No, I am NOT OK
Despite thousands of years of coexistence humans are, for the most part, surprisingly inept at understanding their dogs’ language, a language which is largely physical. Dogs, for the most part, are whizzes at knowing when they need to wag and suck up, or turn tail and get the heck out of dodge when it comes to interacting with people. Problems arise when the cultures clash and what a person means is not what they say or what a person hears is not what their dog is shouting at them. Often the problems are minor and easily corrected. Others are not so minor and the dog usually suffers the brunt of the solution.
My nephew and his wife were visiting, I was hoping bells would ring and birds would sing when they met Tooie, my current foster dog. Both dog lovers, I knew Tooie would be in a good home were they to want him. Tooie is a sturdy, resilient pup of 5 months or so. During a walk my nephew called him and Tooie raced up next to him looking up expectantly. My nephew reached down and gave him nice head tussling in return. The next time he called Tooie, the dog did not race up to him. That head rub was not something the little dog wanted to repeat. Obvious to me as I watched it all play out, but perhaps not so obvious to a pet owner who thinks they are doing one thing, but in the dog’s eyes, it’s another.
I was briefly involved with a group of chihuahuas who were rescued from a breeder. A number of the dogs were shy and fearful. One, a black, long-haired cutie, who showed promise for picking up skills, was being fostered in a home with a mom and two young daughters. When questioned about how the dog was doing after her arrival in their home, the mom responded that she thought the dog was doing well. The next day the dog fled through an open window and has not been seen since.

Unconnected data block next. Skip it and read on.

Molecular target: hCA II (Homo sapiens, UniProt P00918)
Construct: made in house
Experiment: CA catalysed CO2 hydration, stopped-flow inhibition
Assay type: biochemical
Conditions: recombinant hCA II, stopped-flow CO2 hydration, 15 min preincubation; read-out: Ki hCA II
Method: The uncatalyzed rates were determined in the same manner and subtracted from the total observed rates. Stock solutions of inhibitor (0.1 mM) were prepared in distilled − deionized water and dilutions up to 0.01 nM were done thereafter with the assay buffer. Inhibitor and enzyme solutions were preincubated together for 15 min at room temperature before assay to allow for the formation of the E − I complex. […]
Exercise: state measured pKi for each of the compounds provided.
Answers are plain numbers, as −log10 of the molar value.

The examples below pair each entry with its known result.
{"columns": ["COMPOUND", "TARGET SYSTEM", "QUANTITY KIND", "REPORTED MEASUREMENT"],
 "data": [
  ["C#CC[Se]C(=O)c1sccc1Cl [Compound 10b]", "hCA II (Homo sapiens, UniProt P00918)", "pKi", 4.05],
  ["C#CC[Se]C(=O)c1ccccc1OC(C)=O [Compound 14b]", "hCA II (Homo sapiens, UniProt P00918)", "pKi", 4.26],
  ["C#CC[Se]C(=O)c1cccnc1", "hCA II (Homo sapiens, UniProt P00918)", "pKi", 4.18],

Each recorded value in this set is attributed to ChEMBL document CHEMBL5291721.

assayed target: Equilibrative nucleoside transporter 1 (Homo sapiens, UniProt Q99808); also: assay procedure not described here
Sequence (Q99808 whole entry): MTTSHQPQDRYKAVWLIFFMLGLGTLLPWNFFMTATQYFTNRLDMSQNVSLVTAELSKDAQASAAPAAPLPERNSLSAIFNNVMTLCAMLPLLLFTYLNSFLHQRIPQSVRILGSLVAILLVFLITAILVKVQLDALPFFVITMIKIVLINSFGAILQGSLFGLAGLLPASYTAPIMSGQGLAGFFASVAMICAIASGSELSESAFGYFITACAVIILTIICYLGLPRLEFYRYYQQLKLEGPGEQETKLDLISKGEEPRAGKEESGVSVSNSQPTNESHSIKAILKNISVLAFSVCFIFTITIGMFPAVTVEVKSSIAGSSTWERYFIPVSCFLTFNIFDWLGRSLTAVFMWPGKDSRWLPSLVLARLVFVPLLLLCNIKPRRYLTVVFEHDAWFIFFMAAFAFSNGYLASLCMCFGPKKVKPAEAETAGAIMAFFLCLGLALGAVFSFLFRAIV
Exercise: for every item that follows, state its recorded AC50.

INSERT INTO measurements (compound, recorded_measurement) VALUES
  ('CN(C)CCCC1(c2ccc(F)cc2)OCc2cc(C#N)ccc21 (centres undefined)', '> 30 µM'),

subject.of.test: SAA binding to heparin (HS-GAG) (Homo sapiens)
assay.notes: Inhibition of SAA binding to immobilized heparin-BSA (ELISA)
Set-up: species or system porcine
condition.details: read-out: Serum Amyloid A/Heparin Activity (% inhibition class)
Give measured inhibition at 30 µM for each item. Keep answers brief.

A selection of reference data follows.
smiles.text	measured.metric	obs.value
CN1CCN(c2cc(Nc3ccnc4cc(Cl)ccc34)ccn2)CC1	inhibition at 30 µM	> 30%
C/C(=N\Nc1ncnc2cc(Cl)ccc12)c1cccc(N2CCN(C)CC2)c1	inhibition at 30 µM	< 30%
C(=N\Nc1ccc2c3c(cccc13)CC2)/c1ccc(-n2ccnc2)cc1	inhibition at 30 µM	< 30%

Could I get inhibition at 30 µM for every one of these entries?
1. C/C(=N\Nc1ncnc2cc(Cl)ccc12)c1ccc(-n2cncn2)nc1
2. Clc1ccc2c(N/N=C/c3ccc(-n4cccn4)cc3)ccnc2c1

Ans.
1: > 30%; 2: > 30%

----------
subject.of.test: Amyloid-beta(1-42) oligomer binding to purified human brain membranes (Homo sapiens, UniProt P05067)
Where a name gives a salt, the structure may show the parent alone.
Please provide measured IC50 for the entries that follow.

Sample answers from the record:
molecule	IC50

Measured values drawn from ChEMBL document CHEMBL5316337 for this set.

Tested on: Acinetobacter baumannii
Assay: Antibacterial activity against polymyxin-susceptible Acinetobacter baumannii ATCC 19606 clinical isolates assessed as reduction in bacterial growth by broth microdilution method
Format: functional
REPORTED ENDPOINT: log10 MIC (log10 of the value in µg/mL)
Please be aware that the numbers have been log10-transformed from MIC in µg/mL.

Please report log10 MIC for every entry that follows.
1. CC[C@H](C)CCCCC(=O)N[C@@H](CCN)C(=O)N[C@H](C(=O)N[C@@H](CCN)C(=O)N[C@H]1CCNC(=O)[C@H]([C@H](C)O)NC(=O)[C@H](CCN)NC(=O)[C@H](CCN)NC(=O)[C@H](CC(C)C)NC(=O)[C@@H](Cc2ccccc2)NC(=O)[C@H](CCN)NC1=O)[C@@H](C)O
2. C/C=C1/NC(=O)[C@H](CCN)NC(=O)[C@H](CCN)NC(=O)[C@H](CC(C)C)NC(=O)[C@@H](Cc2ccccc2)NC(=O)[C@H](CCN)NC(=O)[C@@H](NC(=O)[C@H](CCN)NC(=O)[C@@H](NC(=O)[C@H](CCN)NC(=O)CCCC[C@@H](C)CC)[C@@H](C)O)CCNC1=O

What can look ‘ok’ to a person might be a dog who when given the chance would choose to jump off a bridge to escape from their suffering. Shut-down and scared can look a lot like calm and submissive if you get your dog reading information from bad TV programs. A dog may be able and willing to explore and sniff but still not be happy being where they are. When Sunny finally was able to get himself off the floor of the backseat of the car and stick his head out the window I was sure he was relishing the breeze until he stepped on the window control and jumped out. Had he been plotting an escape the whole time I thought he was enjoying himself?
A scared, shy dog who does not behave aggressively is often forced to do more than a dog who has long since learned to put his foot down (and bare his teeth) and insist to be left alone. This doesn’t mean they are prepared for more. Dogs’ body language can be subtle, but when you know what to look for, it’s clear and obvious. Learn to read your dog and when you do, believe what they are telling you.